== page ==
I live in the North East and my kids were in private daycare from the time they were 6 months old – at a cost of $1000/month per child.

    There was not much childcare less than that – and forget Priests and Nuns – they didn’t do that work at any price.

    Articles like this make Libertarians seem disconnected from the real world.

    1. $6000/child? Assuming that’s an annual cost, that’s $500/month. Average of four weeks, five days a week, that’s $500/20 days, or $25 a day.

      Unless that $6000/$5000 value is something other then annual, that doesn’t actually sound all that expensive to me. There’s a reason some folks find it cheaper to quit their job to mind the children until they’re old enough for elementary.

  7. We need the money. Nothing else that we could come up with could raise that kind of funding.

    An honest crook?

    Ever consider doing less?

  8. “We need the money. Nothing else that we could come up with could raise that kind of funding.”

    The sneering contempt these assholes have for ordinary people makes me sick. You’d think after a few decades of propping up pubsec union workers’ lavish benefits on the backs of smokers and gamblers that voters would be skeptical of this bullshit by now.

    1. “”The sneering contempt these assholes have for ordinary people makes me sick.”‘

      The real reason Hillary lost.

      1. Bitter clinging, deplorable, backward looking, wife instructing bumpkins!

  9. Government is one of the biggest examples of greed. People who hate greed should not like governments.

    The new NYS budget allows a $2.75 “surcharge fee” on cabs and Uber, ect to go to the MTA. Funny that $2.75 is the cost of a ride on the subway. So basically the MTA will be allowed to charge people who are not riding the subway, the fare of riding the subway.

    Charging people who are not using your service the same as people that use the service is pretty damn greedy.

    1. How dare you! Greed is wanting to keep your own money! That’s why rich people are greedy! Wanting to take money from someone else isn’t greed, it’s altruism! They have good intentions!

    2. btw, the fee applies to NYC when cars for higher are below a certain street. I want to say 90th street.

      They are calling it a form of congestion pricing.

    3. Meanwhile the average subway worker makes double the city average and the Second Avenue Subway was built with six times the amount of labor than was acutally necessary – most of whom stood around doing nothing the entire time. Oh man, it’s good not to be one of the little people.

    4. Meanwhile the average subway worker makes double the city average and the Second Avenue Subway was built with six times the amount of labor than was acutally necessary – most of whom stood around doing nothing the entire time. Oh man, it’s good not to be one of the little people.

      1. “Oh man, it’s good not to be one of the little people.”

        Hey what are you talking about? The politicians said they’ll help us little people! I voted for the one who made a pinky promise with me.

    5. Oooooh, wait a couple of years. If this works then the next step is to charge the *actual, un-subsidized cost* of a subway trip on each Uber.

      Then if that works, the next step is to set a revenue target (doesn’t matter what, as long as its more than the MTA actually makes now) and charge Uber enough to meet that target – ‘to counter the passengers lost to ridesharing’.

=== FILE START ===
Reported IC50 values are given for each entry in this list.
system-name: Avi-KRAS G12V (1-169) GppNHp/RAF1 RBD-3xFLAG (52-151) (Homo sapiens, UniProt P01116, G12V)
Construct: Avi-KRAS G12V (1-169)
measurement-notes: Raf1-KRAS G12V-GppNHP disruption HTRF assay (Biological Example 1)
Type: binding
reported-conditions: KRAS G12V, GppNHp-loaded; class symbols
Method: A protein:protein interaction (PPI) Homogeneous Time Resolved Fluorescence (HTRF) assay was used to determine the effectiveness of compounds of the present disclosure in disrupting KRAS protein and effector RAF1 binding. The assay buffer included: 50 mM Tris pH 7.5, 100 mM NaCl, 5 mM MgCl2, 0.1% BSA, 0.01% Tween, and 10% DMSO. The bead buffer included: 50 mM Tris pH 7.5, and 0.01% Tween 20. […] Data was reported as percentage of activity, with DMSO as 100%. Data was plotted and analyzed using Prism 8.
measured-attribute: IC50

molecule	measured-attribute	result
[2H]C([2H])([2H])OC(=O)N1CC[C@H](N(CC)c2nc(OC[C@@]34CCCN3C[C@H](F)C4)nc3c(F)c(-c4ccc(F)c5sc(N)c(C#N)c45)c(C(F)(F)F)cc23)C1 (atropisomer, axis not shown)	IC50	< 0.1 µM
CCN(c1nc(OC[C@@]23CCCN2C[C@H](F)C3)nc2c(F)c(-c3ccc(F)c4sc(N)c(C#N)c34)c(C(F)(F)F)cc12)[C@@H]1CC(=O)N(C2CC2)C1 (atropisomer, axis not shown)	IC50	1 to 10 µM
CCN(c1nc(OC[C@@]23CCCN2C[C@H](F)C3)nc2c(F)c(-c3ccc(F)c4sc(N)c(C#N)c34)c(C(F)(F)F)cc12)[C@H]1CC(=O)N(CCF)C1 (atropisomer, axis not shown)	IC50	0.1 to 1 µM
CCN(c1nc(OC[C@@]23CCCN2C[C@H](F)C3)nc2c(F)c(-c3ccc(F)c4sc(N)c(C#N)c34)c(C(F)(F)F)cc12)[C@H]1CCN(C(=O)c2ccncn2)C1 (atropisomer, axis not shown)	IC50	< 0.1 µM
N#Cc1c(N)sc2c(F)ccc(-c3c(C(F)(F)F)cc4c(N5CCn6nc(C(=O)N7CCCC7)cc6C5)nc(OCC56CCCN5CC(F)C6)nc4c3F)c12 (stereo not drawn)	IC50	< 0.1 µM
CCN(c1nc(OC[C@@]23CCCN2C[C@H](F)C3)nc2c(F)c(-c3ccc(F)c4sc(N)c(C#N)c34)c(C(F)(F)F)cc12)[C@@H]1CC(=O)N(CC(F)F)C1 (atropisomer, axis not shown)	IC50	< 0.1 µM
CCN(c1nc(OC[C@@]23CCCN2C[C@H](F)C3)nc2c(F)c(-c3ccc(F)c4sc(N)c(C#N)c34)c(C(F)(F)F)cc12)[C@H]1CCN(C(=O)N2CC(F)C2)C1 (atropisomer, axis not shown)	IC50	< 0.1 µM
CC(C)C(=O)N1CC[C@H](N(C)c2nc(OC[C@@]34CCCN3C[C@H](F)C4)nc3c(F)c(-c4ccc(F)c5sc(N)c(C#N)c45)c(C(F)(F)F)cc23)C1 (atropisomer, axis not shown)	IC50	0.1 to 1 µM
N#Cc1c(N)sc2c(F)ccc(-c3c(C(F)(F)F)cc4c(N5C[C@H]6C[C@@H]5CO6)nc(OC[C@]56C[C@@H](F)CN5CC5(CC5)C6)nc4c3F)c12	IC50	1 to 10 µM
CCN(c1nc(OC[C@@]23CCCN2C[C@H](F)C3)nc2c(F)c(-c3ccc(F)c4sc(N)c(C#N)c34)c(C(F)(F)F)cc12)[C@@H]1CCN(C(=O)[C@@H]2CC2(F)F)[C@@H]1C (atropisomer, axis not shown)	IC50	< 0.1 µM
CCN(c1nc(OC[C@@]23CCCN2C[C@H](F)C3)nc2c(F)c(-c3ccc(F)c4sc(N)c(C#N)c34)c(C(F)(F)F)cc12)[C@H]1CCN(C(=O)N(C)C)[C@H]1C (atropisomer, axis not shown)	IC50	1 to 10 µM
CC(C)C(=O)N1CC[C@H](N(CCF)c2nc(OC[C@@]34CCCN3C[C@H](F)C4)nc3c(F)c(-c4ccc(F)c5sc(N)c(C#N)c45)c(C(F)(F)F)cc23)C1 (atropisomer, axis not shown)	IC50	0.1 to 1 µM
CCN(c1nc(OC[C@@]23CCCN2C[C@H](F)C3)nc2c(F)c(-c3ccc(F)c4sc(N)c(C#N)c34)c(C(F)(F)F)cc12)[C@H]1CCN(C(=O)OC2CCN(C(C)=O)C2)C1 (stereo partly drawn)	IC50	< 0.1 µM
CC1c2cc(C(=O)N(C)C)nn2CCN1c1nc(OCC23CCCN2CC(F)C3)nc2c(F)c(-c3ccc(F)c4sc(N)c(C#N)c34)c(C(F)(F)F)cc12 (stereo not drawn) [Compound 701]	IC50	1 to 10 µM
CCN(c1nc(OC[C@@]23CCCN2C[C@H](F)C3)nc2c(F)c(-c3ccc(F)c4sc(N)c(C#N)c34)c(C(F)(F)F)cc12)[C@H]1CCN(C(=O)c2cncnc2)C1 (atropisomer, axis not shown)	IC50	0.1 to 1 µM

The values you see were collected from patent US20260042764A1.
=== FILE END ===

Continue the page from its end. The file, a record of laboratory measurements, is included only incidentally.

1. Huge ass salaries and benefits while running empty buses and trains – its the progressive dream job.

  10. It’s just a tax on the poors. Gotta pay for government’s legitimate functions somehow!

    1. I doubt you’ll find a libertarian who supports government-run daycare, er, I mean pre-K.

    2. Well Tony if that’s the way you want to look at it…

    3. Daycare is a legitimate government function since when?

      Hell, *education* is a legitimate government function since when?

  11. Re: “Taxes often have unintended side effects.”

    “People respond to incentives,” the authors of “Superfreakonomics” write, “although not necessarily in ways that are predictable or manifest. Therefore, one of the most powerful laws in the universe is the law of unintended consequences.”

    The best politicians — and the best leaders — are able to see the most unintended consequences.

  12. Soda is bad for people and bad for the planet. We should tax the heck out of them!

    Most sodas are sold as single-serve beverages which are consumed in a matter of minutes and them tossed into the landfill or the ocean, where they destroy the planet. The soda companies should be collecting a tax or a deposit, and the funds should be used to recycle, clean up the ocean and mitigate damage caused by all that packaging. Sodas are also bad for people’s health, with proven links to obesity and diabetes. So as a matter of public policy, I don’t have a problem with taxing soda. If it hurts soda sales, that would be a good outcome for the health of people and our planet.

    I also don’t buy the argument that a soda tax disproportionately hurts the poor. A poor person should not be spending their limited funds on sodas, as they are a terrible bang for the caloric buck.

    1. Who died and made you dad?

      Fuck off telling people what they should spend money on.

  13. I just signed in
    give time to check out

  14. You might want to consider NOT milking the public cow by constantly rebuilding your beach house with public funds.

  15. You might consider not milking the Public cow by not constantly rebuilding your beach fouse with public funds,